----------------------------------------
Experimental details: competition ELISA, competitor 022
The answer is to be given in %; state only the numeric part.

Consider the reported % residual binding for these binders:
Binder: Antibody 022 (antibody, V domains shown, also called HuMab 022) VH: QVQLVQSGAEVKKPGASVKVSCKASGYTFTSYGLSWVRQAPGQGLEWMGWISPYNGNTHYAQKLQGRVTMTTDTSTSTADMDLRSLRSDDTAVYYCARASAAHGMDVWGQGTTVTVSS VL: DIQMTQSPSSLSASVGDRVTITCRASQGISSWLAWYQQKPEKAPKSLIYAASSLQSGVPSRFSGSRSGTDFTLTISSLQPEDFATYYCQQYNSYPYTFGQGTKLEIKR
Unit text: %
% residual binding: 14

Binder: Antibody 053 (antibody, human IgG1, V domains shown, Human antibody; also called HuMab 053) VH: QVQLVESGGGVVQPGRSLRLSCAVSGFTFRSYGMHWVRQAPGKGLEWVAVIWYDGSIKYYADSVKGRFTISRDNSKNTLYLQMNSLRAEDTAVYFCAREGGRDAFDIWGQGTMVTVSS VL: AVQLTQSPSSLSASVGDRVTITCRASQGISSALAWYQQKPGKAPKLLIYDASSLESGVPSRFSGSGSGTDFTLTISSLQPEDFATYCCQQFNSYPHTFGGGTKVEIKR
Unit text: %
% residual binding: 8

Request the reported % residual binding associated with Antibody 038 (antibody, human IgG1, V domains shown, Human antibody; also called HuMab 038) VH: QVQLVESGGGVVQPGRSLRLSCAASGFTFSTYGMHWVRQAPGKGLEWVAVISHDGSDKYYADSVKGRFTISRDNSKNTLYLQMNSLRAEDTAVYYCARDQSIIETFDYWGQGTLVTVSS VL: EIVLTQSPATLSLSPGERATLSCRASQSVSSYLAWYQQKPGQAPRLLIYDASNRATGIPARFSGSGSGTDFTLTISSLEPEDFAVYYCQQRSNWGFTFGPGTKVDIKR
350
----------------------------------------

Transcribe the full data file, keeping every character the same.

Experimental details: competition ELISA, competitor 022
The answer is to be given in %; state only the numeric part.

Consider the reported % residual binding for these binders:
Binder: Antibody 022 (antibody, V domains shown, also called HuMab 022) VH: QVQLVQSGAEVKKPGASVKVSCKASGYTFTSYGLSWVRQAPGQGLEWMGWISPYNGNTHYAQKLQGRVTMTTDTSTSTADMDLRSLRSDDTAVYYCARASAAHGMDVWGQGTTVTVSS VL: DIQMTQSPSSLSASVGDRVTITCRASQGISSWLAWYQQKPEKAPKSLIYAASSLQSGVPSRFSGSRSGTDFTLTISSLQPEDFATYYCQQYNSYPYTFGQGTKLEIKR
Unit text: %
% residual binding: 14

Binder: Antibody 053 (antibody, human IgG1, V domains shown, Human antibody; also called HuMab 053) VH: QVQLVESGGGVVQPGRSLRLSCAVSGFTFRSYGMHWVRQAPGKGLEWVAVIWYDGSIKYYADSVKGRFTISRDNSKNTLYLQMNSLRAEDTAVYFCAREGGRDAFDIWGQGTMVTVSS VL: AVQLTQSPSSLSASVGDRVTITCRASQGISSALAWYQQKPGKAPKLLIYDASSLESGVPSRFSGSGSGTDFTLTISSLQPEDFATYCCQQFNSYPHTFGGGTKVEIKR
Unit text: %
% residual binding: 8

Request the reported % residual binding associated with Antibody 038 (antibody, human IgG1, V domains shown, Human antibody; also called HuMab 038) VH: QVQLVESGGGVVQPGRSLRLSCAASGFTFSTYGMHWVRQAPGKGLEWVAVISHDGSDKYYADSVKGRFTISRDNSKNTLYLQMNSLRAEDTAVYYCARDQSIIETFDYWGQGTLVTVSS VL: EIVLTQSPATLSLSPGERATLSCRASQSVSSYLAWYQQKPGQAPRLLIYDASNRATGIPARFSGSGSGTDFTLTISSLEPEDFAVYYCQQRSNWGFTFGPGTKVDIKR
350